The Pentagon falsely admits that 21 civilians have been killed in Iraq and Syria: report

According to Airwars, 9 of the 11 airstrikes reported by the Pentagon in 2020 were not carried out by the United States, but by other countries to jointly combat the Islamic State organization. After falsely claiming responsibility for the killing of 21 civilians in Iraq and Syria and those killed by US allies, the US Department of Defense withdrew part of its official report to Congress. The Pentagon admitted its error on Thursday after reviewing its findings, and the report is no longer available on its website.

“This is an oversight in preparing data for the report:”
Pentagon spokesperson Mike Howard told The Intercept. “We regret this mistake.”

The findings are part of the Pentagon’s 2020 annual report on civilian casualties caused by U.S. operations, which was released on May 28. Since 2018, reporting global civilian injuries to Congress has been a legal requirement of the Department of Defense.

Airwars tracked the “harm to civilians caused by airpower-led international military operations.” It notified the Department of Defense of this error in early June. On August 5, the Pentagon issued an appendix that deleted the nine incidents. The Pentagon and the US Central Command did not respond to Middle East Eye’s request for comment on the source of the error.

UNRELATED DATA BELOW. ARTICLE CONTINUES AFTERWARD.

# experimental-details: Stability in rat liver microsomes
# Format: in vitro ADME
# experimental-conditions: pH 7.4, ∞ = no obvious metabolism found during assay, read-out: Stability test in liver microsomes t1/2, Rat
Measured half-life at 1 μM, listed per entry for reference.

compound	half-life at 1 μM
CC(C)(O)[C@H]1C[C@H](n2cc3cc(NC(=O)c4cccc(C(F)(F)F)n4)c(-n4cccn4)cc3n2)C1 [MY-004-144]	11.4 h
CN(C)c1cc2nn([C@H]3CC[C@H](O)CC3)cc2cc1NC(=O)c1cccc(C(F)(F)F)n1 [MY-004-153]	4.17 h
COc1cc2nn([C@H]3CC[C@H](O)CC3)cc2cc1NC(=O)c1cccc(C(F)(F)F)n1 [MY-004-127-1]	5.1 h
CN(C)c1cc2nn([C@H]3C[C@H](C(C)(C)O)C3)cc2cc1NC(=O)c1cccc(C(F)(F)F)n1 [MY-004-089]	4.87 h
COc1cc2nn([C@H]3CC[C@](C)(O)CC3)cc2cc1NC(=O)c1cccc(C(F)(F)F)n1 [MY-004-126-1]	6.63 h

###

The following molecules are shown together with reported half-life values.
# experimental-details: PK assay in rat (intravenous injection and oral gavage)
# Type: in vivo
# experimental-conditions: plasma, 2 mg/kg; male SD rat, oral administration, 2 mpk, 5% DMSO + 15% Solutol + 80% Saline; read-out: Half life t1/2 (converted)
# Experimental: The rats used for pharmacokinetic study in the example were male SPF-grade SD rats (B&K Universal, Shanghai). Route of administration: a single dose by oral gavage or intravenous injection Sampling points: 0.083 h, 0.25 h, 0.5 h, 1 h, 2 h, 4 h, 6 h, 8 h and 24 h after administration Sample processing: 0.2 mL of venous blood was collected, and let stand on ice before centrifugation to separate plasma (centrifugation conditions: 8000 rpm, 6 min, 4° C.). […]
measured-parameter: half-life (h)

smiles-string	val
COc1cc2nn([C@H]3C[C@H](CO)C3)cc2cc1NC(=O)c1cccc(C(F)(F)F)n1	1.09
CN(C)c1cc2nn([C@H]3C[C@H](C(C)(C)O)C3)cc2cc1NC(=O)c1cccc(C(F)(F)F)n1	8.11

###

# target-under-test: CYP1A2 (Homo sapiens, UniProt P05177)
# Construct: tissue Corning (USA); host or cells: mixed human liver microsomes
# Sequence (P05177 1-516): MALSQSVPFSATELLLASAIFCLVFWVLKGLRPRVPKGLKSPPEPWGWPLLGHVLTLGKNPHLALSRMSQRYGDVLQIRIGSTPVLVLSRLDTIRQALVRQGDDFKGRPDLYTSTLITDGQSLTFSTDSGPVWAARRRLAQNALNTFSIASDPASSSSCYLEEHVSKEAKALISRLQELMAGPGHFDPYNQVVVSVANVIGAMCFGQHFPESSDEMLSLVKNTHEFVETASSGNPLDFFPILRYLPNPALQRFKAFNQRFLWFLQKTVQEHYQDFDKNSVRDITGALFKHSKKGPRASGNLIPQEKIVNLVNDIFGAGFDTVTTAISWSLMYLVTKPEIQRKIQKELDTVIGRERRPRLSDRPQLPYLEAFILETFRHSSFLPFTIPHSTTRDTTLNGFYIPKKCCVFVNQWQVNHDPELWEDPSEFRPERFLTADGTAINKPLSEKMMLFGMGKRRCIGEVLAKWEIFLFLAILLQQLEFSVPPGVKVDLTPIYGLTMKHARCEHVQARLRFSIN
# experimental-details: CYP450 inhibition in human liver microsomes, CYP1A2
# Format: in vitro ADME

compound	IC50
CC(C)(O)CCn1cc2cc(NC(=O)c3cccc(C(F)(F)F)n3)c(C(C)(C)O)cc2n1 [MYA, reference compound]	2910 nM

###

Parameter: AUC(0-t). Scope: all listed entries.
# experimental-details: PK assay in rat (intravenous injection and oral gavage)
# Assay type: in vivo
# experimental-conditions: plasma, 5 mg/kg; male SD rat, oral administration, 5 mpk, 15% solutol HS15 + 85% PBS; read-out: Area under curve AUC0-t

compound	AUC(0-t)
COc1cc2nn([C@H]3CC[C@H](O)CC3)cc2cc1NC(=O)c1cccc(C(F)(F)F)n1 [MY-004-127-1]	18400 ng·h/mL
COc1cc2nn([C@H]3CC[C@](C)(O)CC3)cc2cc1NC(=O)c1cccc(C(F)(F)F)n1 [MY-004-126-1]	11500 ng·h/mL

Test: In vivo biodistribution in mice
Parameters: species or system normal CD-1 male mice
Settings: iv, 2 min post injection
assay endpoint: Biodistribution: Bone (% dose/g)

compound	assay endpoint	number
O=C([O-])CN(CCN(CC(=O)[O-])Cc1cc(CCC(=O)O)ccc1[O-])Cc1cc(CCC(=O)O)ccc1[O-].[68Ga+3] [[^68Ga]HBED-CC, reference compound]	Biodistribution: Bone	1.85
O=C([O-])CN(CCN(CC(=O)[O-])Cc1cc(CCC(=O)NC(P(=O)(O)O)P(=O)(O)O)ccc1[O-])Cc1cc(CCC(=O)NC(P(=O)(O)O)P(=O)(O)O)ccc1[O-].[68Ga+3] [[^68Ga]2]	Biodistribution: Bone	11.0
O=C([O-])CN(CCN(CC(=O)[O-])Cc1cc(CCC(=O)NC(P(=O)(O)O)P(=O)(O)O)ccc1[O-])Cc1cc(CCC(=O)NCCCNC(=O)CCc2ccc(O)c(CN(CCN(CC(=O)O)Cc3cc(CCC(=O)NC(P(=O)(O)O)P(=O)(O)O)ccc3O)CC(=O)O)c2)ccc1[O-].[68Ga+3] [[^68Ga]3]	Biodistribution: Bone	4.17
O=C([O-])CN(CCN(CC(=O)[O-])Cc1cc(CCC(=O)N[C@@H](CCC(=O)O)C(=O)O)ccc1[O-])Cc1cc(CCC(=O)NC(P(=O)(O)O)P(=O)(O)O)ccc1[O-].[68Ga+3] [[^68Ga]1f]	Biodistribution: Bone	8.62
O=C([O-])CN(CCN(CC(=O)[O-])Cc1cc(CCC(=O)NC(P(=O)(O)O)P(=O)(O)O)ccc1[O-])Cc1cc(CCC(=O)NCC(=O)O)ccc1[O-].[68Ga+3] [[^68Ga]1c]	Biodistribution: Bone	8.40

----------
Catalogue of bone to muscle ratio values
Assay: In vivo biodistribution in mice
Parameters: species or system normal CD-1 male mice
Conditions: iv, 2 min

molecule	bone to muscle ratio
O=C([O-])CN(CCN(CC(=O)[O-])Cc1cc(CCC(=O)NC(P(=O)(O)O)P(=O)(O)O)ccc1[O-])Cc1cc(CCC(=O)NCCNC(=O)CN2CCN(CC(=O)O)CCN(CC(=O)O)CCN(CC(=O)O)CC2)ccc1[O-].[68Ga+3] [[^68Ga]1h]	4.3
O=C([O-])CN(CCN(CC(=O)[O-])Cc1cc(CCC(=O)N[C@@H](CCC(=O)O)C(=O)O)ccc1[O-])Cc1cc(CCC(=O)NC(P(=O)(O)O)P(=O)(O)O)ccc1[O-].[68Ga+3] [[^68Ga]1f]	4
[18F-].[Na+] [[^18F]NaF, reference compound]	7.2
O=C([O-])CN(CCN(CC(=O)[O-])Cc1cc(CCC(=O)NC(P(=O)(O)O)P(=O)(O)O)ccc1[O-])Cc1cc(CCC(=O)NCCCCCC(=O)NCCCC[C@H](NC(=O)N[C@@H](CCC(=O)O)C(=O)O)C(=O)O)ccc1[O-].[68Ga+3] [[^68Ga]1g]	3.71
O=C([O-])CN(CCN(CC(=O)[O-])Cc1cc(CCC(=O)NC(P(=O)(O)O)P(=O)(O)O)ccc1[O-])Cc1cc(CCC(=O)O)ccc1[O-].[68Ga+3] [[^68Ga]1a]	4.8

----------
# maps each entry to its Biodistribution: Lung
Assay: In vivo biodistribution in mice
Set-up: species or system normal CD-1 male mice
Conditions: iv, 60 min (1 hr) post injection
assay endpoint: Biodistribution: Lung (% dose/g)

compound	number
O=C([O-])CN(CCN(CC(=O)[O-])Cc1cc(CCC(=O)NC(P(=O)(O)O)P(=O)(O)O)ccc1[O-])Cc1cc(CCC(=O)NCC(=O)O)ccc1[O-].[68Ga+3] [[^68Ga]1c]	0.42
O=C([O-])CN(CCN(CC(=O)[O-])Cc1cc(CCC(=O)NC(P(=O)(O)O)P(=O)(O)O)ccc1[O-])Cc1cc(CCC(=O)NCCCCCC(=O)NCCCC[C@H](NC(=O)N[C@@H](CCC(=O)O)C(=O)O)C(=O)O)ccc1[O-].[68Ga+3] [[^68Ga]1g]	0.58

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‘Ethical responsibility’
This error has exacerbated growing concerns about the Pentagon’s civilian harm policy.

After issuing the 2020 civilian casualties report to Congress, some senior Democrats in the House of Representatives and Senate criticized the findings, saying they underestimated the number of civilian casualties. They also criticized the U.S. military for failing to adequately compensate the families of victims who lost their lives in U.S. operations. Cana later wrote a letter with Senator Elizabeth Warren, calling on the U.S. military to completely reform its method of tracking civilian casualties.

The League of Nations:

Headed by the United States, was established in August 2014 to respond to requests for assistance from the Iraqi government in the fight against the Islamic State.

Although the alliance is composed of troops from more than 80 countries, the United States has the largest share.

In 2019:

Coalition forces led by the United States admitted that they had killed 1,302 civilians in Iraq and Syria in battles with ISIS since 2014. However, Air Combat and Amnesty International believe that the actual number of civilian deaths is much higher, with reports that at least 1,600 civilians have been killed. They were killed in only four months in the Syrian city of Raqqa.

In Mali, eyewitness testimony and forensic evidence corroborated earlier reports that after the French army bombed a civilian rally in Bounty village in central Mali on January 3, 2021, instead of conducting a military target rally as in the past, the French government faced New pressure claim.

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